Patriarchy, racism, class exploitation and the other sources of oppression that we face are not separate and unconnected – that is just as true today as it was a hundred years ago. And it therefore makes no sense to us to fight them as such. In Feminist Fightback we describe our approach to feminism as ‘intersectional’. What we mean by this is that we see all forms of oppression as interconnected. Solidarity between different struggles for liberation is an essential part of this, but the analysis goes further. The oppressions which all these groups face are structured by each other. Capitalism only works because it is racist and sexist. Our understanding of an intersectional approach is that it requires us to look at capitalism historically, seeing oppression on the basis of gender, race and class as being shaped by the violent transition to capitalism, and re-shaped with capitalism’s periodic restructuring of itself.
This perspective underpins our activism and how we approach the issues we work on. One of the main areas of Feminist Fightback’s activity at the moment is resisting anti-choice activists who harass and intimidate women as they go into clinics. We have focused this activity here in east London, against a right-wing Catholic anti-choice organisation who hold regular prayers vigils outside abortion clinics, and deploy so-called ‘pavement counsellors’ to prevent women going inside. A few months ago we blocked the group in the street as they attempted to march from a church to an abortion clinic in Stratford. Whilst taking to the streets for access to abortion is a central part of our activity, we don’t see this in isolation. We try to situate it within the broader perspective of ‘reproductive justice’. As Black feminists, socialist feminists and disabled feminists have identified, a single-issue focus on legal abortion has tended to ignore the fact that there are other issues at play in the decision to have or not have a child. For some women, being poor may reduce the possibility of having children; women from racialised groups have been subjected to sterilisation abuse and used as guinea pigs for unsafe contraceptives. Legal rights to abortion and contraception are vital, but they are not sufficient: we must also take into account the economic, social and health factors that affect women’s ability to make and realise decisions about reproduction. This includes connecting with and participating in struggles around health care, childcare, sex and relationships education, immigration controls and welfare.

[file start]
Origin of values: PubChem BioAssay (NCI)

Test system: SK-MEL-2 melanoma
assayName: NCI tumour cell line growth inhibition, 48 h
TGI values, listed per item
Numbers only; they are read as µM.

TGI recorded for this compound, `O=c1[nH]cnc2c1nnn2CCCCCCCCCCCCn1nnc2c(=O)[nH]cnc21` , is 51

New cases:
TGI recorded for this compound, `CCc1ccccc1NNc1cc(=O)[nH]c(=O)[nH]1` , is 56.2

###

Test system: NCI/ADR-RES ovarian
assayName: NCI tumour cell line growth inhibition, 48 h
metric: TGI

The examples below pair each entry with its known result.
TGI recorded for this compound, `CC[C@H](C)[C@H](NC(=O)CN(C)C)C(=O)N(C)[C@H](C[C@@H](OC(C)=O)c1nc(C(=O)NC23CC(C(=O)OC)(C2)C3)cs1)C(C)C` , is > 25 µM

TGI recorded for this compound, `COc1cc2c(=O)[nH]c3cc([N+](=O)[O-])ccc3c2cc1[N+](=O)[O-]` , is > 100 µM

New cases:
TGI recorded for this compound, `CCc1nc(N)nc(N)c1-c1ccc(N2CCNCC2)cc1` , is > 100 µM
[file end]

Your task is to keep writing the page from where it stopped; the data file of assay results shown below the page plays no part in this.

In Feminist Fightback, we think it is necessary to take the material realities of women’s lives as a starting point. In this period of austerity for some these realities are particularly harsh. Cuts exacerbate the already-existing inequalities in our society. As Sisters Uncut drew attention to brilliantly last week, cuts to domestic violence services make life more dangerous for women, and Black women in particular, with many specialist services for Black and Minority Ethnicity women the first to go.
Closure of nurseries and children’s centres, reduction in disability benefit and the cutting of free school meals, to name but a few recent government decisions, all have the aim of reducing what we can access in the public realm. The labour required to keep people fed and cared for – what is sometimes referred to as ‘social reproduction’ – is pushed back from the public to the private sphere of the home. In the home, it is usually carried out for free by women, or for low wages by migrant women in particular. We have been involved in struggles locally around some of these cuts: against cuts to nursery provision in Hackney, against housing policies which see people forced to move out of their borough while hundreds of flats lie empty as part of the Focus E15 campaign in Stratford, and against the closure of The Women’s Library just down the road from here in Aldgate East.
It’s hard not to just be on the defensive in this time of huge public sector cuts, and as we join with others in opposing the cuts, we want to try to not just defend our existing, often unsatisfactory, public services, but to use these struggles as a space for thinking about better ways to organise our society and our lives. Our struggles against austerity need to involve a collective imagining of alternatives. At its best, the doing of politics together that being involved in a movement involves can provide tiny glimpses of how we might be together differently in a world beyond capitalism.
What the film shows us is that feminism has always been about the doing of politics, not just an abstract theory. The injustices that we face require us to work collectively to change them. Though our actions may be local, the structures of power that they reveal are global in scale. Challenging the brutality of the capitalist state requires us to be disruptive, to force an interruption of business as usual. This is what we will do on 7th November, when under the banner of Movement for Justice by Any Means Necessary, thousands will gather at Yarl’s Wood, an immigration detention centre for women in Bedfordshire, to demand its closure, and the end of the practice of detention. Part of the proceeds from the screening tonight will go towards this, subsidising transport to allow everyone, including asylum seekers made destitute by the state, to travel to the demonstration. Feminist Fightback will be there, and we hope you will too.